What does it mean for a piece of writing to be “good?”
In school, there are rubrics, criteria a student can refer to in order to make sure they will do well on their paper. Sure, the language on the rubrics can be a little vague— but ultimately, so long as the student puts in a certain amount of effort, aptly illustrates their point, and polishes their writing, their essay will at least be “good enough” to receive a satisfactory score.
But what about a manuscript? A piece of writing that does not strive to meet expectations so much as exceed them? How does a writer make their work stand out to an editor? An agent? As an aspiring writer, I have been mulling over these questions for awhile.
Different writers will give you different pieces of advice, of course. But to consider this from the author’s perspective is one thing, to see it as an editor is another entirely. Though I am only the first of many readers to look over submissions at Autumn House Press, my initial yea or nay is taken into consideration by staff when they decide whether or not to give something a second read-through.
Initially, I gave lots of manuscripts the green light. “It has potential!” I would say, or “these characters seem promising!” In those early screenings, potential and promising both seemed “good enough” to merit a second read. I couldn’t help but view the manuscript through a writer’s perspective, imagining how much heart and soul had been poured into every word.
After about a month of doing this, however, I realized potential wasn’t “good enough.” As my perspective has shifted from writer to editor, I’ve come to realize that what a writer might find interesting, a reader will find distracting. What a writer might find ‘creative,’ an editor might find difficult to sell.
Lately, I’ve found myself thinking more along the lines of Autumn House’s publication history. Is this similar to what Autumn House has published? Would their audience appreciate it?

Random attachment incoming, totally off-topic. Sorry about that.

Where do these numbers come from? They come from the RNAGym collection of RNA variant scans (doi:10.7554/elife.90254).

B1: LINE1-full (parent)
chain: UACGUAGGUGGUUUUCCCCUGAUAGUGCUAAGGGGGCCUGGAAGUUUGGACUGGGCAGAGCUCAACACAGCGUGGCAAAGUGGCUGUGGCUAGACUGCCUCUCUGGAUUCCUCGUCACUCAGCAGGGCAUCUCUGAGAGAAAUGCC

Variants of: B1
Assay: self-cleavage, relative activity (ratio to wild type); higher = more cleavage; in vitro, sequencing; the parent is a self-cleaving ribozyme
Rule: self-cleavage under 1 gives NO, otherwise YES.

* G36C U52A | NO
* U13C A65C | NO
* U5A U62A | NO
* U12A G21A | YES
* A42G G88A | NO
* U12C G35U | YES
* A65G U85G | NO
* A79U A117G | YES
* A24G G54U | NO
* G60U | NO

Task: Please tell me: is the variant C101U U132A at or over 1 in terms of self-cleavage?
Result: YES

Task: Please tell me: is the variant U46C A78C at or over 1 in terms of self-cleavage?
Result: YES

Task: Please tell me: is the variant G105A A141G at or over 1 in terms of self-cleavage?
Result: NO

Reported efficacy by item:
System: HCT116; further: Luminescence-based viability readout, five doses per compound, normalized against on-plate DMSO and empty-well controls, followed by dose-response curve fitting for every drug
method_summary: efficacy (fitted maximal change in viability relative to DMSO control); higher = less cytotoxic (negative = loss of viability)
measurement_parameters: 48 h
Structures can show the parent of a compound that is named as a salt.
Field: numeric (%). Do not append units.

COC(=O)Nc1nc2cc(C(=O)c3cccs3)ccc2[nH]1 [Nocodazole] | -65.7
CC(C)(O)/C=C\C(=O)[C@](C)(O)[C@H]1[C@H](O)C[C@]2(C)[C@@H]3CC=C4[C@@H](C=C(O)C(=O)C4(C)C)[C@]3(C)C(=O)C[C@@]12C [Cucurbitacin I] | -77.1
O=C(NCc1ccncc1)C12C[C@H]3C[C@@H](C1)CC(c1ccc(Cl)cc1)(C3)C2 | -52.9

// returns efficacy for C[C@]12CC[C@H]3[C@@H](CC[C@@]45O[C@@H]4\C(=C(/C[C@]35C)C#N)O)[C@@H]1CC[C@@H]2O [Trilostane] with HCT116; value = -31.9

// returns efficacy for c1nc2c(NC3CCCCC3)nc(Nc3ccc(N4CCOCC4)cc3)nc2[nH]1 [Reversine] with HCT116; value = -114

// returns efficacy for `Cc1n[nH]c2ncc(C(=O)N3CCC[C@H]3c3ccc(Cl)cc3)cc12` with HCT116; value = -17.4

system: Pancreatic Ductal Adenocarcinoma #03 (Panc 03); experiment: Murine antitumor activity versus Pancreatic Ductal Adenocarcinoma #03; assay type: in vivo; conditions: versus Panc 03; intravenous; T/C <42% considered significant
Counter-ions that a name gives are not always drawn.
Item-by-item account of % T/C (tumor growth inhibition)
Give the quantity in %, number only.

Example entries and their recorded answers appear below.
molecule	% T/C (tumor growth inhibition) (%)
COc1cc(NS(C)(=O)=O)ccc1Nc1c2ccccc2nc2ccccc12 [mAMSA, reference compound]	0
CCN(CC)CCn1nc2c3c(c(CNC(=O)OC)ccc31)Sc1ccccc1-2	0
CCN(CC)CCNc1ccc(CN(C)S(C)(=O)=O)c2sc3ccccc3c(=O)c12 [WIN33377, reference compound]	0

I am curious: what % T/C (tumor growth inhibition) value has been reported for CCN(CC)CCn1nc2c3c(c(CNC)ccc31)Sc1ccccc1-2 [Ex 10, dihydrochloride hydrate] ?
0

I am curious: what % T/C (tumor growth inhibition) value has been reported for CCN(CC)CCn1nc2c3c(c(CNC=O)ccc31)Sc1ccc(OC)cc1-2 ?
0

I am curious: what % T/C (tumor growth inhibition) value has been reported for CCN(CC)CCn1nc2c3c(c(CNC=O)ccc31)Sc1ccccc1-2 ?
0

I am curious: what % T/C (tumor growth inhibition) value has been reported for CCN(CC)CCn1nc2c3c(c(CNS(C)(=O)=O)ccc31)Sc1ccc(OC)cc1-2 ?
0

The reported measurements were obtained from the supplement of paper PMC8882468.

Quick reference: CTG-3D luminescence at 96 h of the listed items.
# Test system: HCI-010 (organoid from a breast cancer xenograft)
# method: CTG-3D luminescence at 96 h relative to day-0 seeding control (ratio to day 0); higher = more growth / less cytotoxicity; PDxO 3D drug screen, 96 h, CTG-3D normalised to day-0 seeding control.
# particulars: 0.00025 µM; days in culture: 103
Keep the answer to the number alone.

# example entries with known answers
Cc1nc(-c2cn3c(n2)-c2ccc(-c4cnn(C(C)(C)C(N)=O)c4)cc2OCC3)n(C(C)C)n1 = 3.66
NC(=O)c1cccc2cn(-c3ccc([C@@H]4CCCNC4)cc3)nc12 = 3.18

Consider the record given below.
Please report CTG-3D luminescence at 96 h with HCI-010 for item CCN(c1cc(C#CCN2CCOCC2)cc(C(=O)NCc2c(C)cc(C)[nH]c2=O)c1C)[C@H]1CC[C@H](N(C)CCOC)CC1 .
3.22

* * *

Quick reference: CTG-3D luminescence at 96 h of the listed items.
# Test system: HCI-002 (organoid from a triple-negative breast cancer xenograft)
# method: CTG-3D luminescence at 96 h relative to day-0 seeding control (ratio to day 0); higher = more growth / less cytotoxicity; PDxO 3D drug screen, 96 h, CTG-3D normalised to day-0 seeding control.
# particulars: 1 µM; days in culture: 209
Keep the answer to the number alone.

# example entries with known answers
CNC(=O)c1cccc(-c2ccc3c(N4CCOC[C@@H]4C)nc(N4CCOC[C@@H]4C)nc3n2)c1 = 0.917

Just a few days ago I read a memoir that felt very much like metafiction. In it, the author calls out her audience and makes fun of her own writing. I immediately fell in love with it. (Anyone who knows me will know I am a metafiction fiend)
From a reader’s perspective, I loved it immensely. But as an intern at Autumn House? I realized the narrative was probably too melodramatic for the press.
Though I still expressed my profound love for the manuscript in my commentary, I also voiced those concerns. The manuscript was “good” –– better than good–– but I wasn’t entirely sure it met Autumn House’s “good enough.”
This new process of reviewing fiction is an extremely useful shift for me, especially as someone who hopes to be on the other side of this process someday. There are an insane amount of talented writers out there. “Good enough” relies not just on the value of their manuscript, but also on how it compares to other submissions.
Exceeding expectations is great but meeting them is maybe just as important. There may not be a clear-cut rubric for submissions, but there is usually a mission statement from the press, and a publishing record. Things that highlight what the press is looking for.
Sometimes, it pays off to write something wildly innovative. But, that being said, just as in academia, research is important. The first part of impressing an editor (or in this case, a very passionate, thumbs-up-happy intern) is to submit a story that follows the press’s invisible rubric.
I’ve had both the pleasure and displeasure of seeing what comes after that process. This week, I created the “rejection” template for writers who didn’t make the cut. (My heart broke a little when I sent it in to the Editor-in-Chief) I also, however, got to see the responses from writers who did make it. I couldn’t help but smile when one writer wrote back that he referred to the acceptance when he was going through difficult times.
There’s a lot of rejection in the publishing industry. And yet, the fact that acceptance is so rare makes it so much more valuable–– for both the reader and the editor.